Indian Global In-House Centres

Moving from back-office to research and development, more large MNCs are using Indian global in-house centres (GICs), according to a report by Bain and Company. It's a testament to how these GICs are proving their worth. Bain, which surveyed a number of Fortune 1,000 companies and Indian GIC leaders, found that these companies and leaders forecast the type of work managed by GICs to increase along with the enterprise's reliance on the GIC. "This outlines the bigger role that Indian GICs can aspire to play within the global enterprise if they invest in becoming GICs of the future," it said in a report.

The report highlights 6 main areas for Indian GICs to invest in. They include analytics, traditional IT, digital-age IT, domain expertise, leadership and cost savings. "While GIC leaders are aligned on these priorities, traditional IT stands out as something that GIC leaders aren't prioritizing as much as global CXOs demand," it said.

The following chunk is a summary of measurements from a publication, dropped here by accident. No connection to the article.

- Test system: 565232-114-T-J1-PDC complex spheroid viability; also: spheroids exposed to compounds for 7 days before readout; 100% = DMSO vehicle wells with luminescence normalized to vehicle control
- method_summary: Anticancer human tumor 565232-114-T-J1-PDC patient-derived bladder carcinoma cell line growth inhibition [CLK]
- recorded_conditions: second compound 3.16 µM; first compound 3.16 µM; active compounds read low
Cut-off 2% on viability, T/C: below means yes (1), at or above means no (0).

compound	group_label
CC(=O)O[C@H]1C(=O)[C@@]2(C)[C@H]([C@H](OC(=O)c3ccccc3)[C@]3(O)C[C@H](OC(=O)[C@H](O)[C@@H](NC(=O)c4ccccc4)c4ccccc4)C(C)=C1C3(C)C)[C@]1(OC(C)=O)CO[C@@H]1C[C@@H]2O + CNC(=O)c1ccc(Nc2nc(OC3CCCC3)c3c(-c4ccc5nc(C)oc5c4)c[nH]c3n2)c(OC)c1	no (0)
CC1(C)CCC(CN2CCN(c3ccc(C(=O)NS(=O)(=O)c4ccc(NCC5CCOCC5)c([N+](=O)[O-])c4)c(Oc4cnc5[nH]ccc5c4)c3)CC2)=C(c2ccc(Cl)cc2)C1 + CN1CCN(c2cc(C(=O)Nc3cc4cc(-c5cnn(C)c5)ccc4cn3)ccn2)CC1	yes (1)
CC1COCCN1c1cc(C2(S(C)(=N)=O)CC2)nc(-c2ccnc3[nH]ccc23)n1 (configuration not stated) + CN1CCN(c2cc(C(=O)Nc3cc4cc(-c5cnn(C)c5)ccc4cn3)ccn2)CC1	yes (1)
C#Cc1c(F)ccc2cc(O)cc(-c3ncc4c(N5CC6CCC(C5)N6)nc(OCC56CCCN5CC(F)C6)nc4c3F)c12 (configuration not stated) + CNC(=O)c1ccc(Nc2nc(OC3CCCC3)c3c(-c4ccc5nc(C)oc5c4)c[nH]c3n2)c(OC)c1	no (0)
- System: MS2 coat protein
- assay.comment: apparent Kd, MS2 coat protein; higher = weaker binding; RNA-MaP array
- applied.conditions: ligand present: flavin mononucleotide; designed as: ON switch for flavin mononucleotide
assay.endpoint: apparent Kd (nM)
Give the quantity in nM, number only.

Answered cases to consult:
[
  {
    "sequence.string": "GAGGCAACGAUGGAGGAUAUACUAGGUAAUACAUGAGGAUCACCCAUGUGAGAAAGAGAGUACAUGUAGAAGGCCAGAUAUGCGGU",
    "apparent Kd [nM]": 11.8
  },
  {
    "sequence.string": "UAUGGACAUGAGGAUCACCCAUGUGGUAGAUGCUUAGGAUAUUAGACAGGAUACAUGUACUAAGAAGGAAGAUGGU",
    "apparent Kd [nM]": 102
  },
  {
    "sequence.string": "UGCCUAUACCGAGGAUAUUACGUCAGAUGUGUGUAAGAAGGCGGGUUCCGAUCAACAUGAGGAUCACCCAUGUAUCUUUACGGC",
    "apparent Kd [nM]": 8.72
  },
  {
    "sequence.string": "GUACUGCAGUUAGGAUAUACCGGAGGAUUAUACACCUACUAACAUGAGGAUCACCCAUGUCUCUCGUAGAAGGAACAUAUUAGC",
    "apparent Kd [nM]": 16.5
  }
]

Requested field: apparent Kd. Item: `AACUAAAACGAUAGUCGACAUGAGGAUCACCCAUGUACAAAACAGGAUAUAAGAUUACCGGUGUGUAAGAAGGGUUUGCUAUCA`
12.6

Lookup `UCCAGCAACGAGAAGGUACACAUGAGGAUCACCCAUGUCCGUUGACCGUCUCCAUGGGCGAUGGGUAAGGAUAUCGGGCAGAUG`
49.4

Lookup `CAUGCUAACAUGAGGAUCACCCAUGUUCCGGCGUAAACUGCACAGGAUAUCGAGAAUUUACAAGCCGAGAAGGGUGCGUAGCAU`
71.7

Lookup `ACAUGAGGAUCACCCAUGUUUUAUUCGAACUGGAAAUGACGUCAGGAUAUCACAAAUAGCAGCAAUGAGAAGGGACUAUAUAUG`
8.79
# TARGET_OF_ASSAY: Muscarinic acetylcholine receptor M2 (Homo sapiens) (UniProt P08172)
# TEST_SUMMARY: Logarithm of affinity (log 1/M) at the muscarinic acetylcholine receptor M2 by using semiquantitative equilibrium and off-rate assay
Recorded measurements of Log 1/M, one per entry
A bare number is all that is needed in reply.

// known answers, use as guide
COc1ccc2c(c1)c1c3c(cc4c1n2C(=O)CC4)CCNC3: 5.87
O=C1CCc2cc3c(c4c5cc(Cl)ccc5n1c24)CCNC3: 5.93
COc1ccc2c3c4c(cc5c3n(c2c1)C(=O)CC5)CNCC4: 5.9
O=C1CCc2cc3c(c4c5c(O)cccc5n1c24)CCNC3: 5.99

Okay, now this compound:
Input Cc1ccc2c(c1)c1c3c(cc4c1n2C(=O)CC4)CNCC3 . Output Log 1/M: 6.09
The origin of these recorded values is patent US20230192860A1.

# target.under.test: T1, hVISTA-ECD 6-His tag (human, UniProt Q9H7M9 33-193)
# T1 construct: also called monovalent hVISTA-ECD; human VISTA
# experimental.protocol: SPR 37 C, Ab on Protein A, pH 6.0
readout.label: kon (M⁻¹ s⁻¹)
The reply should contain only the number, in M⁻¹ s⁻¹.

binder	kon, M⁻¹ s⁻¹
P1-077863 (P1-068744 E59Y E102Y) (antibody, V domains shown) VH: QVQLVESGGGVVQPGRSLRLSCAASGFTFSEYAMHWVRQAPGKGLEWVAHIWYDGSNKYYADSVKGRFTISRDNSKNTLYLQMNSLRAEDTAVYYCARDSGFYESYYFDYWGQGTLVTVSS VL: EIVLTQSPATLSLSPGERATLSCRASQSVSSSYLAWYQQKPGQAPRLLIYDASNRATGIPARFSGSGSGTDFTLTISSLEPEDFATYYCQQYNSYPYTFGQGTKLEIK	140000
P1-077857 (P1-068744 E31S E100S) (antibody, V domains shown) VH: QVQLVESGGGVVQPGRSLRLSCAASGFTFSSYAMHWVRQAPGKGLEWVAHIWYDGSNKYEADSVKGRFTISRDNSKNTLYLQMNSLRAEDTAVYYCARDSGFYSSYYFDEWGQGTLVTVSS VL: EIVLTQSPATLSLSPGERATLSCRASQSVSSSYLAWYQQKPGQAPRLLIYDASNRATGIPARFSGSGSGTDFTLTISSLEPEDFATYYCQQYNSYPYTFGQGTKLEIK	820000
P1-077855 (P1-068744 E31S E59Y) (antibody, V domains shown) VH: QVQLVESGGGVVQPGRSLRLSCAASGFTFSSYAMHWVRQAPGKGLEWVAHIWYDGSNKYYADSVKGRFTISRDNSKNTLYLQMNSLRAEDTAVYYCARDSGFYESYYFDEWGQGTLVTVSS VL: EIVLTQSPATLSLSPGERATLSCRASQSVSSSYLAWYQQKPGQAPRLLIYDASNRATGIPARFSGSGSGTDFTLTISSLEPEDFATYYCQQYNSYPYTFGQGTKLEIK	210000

The Indian GIC has gained steam in the last couple of years with large corporates, including Victoria's Secret, Lowe's, JC Penney and AB (AnheuserBusch) Inbev, setting up new GICs in Bengaluru. India has over a 1000 GICs employing more than 8 lakhs people and generating around $23 billion in revenues. Many GICs have expanded significantly and are no longer doing only back office operations but are into cutting edge digital technology that is creating new revenue streams for their enterprises. 

With talent available in India (which may improve with the visa restrictions being put in place by various countries around the world), GICs are hiring people in newer areas including analytics, big data, cloud and machine learning. 


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